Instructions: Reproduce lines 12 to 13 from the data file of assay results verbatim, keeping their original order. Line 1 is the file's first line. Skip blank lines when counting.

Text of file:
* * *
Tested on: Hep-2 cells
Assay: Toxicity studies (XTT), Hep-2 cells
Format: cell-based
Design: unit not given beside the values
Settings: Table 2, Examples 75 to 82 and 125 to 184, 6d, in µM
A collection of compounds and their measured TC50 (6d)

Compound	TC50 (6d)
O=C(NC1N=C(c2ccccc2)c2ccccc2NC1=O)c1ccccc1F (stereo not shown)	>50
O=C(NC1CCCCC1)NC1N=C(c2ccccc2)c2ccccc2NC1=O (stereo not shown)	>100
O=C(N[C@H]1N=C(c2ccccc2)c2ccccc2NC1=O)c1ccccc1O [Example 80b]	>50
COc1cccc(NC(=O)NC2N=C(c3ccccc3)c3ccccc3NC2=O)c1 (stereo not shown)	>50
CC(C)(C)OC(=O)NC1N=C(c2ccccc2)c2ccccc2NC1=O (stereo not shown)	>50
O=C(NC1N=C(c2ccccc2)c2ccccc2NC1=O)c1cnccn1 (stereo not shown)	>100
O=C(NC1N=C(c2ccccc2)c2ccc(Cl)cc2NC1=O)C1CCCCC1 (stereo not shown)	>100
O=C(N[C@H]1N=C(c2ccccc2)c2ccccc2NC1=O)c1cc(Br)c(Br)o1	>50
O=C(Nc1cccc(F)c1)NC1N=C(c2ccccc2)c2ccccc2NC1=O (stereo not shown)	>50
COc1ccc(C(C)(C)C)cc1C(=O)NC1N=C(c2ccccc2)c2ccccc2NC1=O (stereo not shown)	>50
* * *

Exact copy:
CC(C)(C)OC(=O)NC1N=C(c2ccccc2)c2ccccc2NC1=O (stereo not shown)	>50
O=C(NC1N=C(c2ccccc2)c2ccccc2NC1=O)c1cnccn1 (stereo not shown)	>100